„For the life and the virtue that we have in the lower part is of the higher, and it cometh down to us of the Natural love of the Self, by grace. Atwix the one and the other there is right nought: for it is all one love.“

—  Julian of Norwich

Summations, Chapter 52
Kontext: The other manner of Regard was shewed inward: and that was more highly and all one. For the life and the virtue that we have in the lower part is of the higher, and it cometh down to us of the Natural love of the Self, by grace. Atwix the one and the other there is right nought: for it is all one love. Which one blessed love hath now, in us, double working: for in the lower part are pains and passions, mercies and forgiveness, and such other that are profitable; but in the higher part are none of these, but all one high love and marvellous joy: in which joy all pains are highly restored. And in this our Lord showed not only our Excusing, but the worshipful nobility that He shall bring us to, turning all our blame into endless worship.

„This light is measured discreetly, needfully standing to us in the night. The light is cause of our life; the night is cause of our pain and of all our woe: in which we earn meed and thanks of God.“

—  Julian of Norwich

The Sixteenth Revelation, Chapter 83
Kontext: Our faith is a light by nature coming of our endless Day, that is our Father, God. In which light our Mother, Christ, and our good Lord, the Holy Ghost, leadeth us in this passing life. This light is measured discreetly, needfully standing to us in the night. The light is cause of our life; the night is cause of our pain and of all our woe: in which we earn meed and thanks of God. For we, with mercy and grace, steadfastly know and believe our light, going therein wisely and mightily.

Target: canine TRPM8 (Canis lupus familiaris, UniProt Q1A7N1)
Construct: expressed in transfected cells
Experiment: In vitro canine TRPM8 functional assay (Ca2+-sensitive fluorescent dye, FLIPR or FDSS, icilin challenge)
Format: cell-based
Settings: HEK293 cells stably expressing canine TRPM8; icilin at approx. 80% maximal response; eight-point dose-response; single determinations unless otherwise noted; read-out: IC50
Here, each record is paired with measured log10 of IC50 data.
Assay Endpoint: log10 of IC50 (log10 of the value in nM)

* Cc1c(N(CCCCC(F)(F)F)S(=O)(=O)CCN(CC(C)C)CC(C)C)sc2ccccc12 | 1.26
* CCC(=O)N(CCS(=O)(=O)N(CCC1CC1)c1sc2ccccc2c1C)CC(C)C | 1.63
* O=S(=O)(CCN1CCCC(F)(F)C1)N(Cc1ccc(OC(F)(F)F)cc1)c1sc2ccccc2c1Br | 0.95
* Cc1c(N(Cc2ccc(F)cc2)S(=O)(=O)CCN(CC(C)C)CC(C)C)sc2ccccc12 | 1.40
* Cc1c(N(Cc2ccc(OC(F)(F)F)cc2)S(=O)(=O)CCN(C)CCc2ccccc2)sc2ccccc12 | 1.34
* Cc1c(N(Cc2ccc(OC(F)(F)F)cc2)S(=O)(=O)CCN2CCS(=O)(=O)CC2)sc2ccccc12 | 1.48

„Thus is it our enemy that would put us aback with his false dread, of our wretchedness, through pain that he threateth us with. For it is his meaning to make us so heavy and so weary in this, that we should let out of mind the fair, Blissful Beholding of our Everlasting Friend.“

—  Julian of Norwich

The Sixteenth Revelation, Chapter 76
Kontext: In this blissful Shewing of our Lord I have understanding of two contrary things: the one is the most wisdom that any creature may do in this life, the other is the most folly. The most wisdom is for a creature to do after the will and counsel of his highest sovereign Friend. This blessed Friend is Jesus, and it is His will and His counsel that we hold us with Him, and fasten us to Him homely — evermore, in what state soever that we be; for whether-so that we be foul or clean, we are all one in His loving. For weal nor for woe He willeth never we flee from Him. But because of the changeability that we are in, in our self, we fall often into sin. Then we have this by the stirring of our enemy and by our own folly and blindness: for they say thus: Thou seest well thou art a wretched creature, a sinner, and also unfaithful. For thou keepest not the Command; thou dost promise oftentimes our Lord that thou shalt do better, and anon after, thou fallest again into the same, especially into sloth and losing of time. (For that is the beginning of sin, as to my sight, — and especially to the creatures that have given them to serve our Lord with inward beholding of His blessed Goodness.) And this maketh us adread to appear afore our courteous Lord. Thus is it our enemy that would put us aback with his false dread, of our wretchedness, through pain that he threateth us with. For it is his meaning to make us so heavy and so weary in this, that we should let out of mind the fair, Blissful Beholding of our Everlasting Friend.

„I saw that our Substance is in God.“

—  Julian of Norwich

Summations, Chapter 57
Kontext: He sitteth in our soul.
For it is His good-pleasure to reign in our Understanding blissfully, and sit in our Soul restfully, and to dwell in our Soul endlessly, us all working into Him: in which working He willeth that we be His helpers, giving to Him all our attending, learning His lores, keeping His laws, desiring that all be done that He doeth; truly trusting in Him.
For soothly I saw that our Substance is in God.

„For if I look singularly to myself, I am right nought;“

—  Julian of Norwich

The First Revelation, Chapter 9